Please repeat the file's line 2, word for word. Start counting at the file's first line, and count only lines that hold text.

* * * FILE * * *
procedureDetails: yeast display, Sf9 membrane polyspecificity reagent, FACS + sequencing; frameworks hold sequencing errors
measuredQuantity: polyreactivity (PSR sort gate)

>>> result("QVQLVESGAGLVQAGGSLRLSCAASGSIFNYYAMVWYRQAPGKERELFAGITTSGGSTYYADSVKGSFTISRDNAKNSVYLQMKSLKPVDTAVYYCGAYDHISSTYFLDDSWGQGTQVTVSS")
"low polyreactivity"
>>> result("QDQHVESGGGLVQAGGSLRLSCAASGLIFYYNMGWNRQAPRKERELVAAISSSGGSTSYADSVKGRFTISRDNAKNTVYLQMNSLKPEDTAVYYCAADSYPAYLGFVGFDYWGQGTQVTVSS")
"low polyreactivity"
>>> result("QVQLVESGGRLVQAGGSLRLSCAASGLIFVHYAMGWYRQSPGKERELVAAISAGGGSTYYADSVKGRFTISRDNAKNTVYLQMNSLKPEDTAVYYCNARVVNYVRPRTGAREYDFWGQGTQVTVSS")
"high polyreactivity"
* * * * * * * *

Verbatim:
measuredQuantity: polyreactivity (PSR sort gate)